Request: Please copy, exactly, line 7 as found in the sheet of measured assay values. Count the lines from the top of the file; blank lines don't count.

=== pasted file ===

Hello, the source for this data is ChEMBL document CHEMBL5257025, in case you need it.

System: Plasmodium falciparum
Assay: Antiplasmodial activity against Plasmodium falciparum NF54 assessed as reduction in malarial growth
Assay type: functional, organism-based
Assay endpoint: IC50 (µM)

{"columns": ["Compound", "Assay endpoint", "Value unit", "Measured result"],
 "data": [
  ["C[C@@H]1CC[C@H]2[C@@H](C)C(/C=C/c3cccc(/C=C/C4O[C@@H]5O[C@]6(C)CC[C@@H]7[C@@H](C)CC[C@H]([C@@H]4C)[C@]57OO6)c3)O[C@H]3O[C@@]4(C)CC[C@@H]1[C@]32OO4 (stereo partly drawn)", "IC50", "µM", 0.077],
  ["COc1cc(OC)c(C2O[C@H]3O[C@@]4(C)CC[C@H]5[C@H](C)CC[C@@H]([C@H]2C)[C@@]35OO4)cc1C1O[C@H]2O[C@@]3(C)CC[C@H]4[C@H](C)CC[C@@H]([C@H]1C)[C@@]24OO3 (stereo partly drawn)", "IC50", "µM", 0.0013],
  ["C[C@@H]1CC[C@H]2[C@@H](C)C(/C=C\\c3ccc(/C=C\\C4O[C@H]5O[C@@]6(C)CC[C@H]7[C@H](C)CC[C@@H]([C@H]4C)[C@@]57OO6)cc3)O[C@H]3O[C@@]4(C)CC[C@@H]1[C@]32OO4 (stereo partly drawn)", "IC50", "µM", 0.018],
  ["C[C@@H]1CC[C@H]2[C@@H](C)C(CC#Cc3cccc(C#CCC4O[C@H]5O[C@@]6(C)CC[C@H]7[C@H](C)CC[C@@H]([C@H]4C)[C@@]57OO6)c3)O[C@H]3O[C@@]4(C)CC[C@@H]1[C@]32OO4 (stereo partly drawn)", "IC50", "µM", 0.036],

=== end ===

 "data": [